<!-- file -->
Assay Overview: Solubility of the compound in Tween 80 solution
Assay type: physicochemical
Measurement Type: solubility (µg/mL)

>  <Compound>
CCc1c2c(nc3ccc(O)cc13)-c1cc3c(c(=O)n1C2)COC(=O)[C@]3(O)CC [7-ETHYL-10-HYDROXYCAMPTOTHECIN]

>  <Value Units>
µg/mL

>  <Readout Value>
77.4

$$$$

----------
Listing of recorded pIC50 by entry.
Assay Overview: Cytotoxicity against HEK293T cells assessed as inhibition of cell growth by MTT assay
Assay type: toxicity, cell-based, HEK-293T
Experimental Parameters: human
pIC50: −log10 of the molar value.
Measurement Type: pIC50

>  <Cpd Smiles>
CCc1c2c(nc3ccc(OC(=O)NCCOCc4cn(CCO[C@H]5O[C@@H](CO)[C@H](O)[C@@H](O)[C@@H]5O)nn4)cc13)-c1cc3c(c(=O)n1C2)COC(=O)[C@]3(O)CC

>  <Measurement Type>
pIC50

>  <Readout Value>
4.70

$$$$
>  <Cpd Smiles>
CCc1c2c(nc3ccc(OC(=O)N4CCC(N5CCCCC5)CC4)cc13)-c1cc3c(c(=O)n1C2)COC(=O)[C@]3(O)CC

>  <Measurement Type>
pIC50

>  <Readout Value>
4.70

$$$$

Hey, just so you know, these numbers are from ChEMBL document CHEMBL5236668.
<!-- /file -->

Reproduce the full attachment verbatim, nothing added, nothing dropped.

Assay Overview: Solubility of the compound in Tween 80 solution
Assay type: physicochemical
Measurement Type: solubility (µg/mL)

>  <Compound>
CCc1c2c(nc3ccc(O)cc13)-c1cc3c(c(=O)n1C2)COC(=O)[C@]3(O)CC [7-ETHYL-10-HYDROXYCAMPTOTHECIN]

>  <Value Units>
µg/mL

>  <Readout Value>
77.4

$$$$

----------
Listing of recorded pIC50 by entry.
Assay Overview: Cytotoxicity against HEK293T cells assessed as inhibition of cell growth by MTT assay
Assay type: toxicity, cell-based, HEK-293T
Experimental Parameters: human
pIC50: −log10 of the molar value.
Measurement Type: pIC50

>  <Cpd Smiles>
CCc1c2c(nc3ccc(OC(=O)NCCOCc4cn(CCO[C@H]5O[C@@H](CO)[C@H](O)[C@@H](O)[C@@H]5O)nn4)cc13)-c1cc3c(c(=O)n1C2)COC(=O)[C@]3(O)CC

>  <Measurement Type>
pIC50

>  <Readout Value>
4.70

$$$$
>  <Cpd Smiles>
CCc1c2c(nc3ccc(OC(=O)N4CCC(N5CCCCC5)CC4)cc13)-c1cc3c(c(=O)n1C2)COC(=O)[C@]3(O)CC

>  <Measurement Type>
pIC50

>  <Readout Value>
4.70

$$$$

Hey, just so you know, these numbers are from ChEMBL document CHEMBL5236668.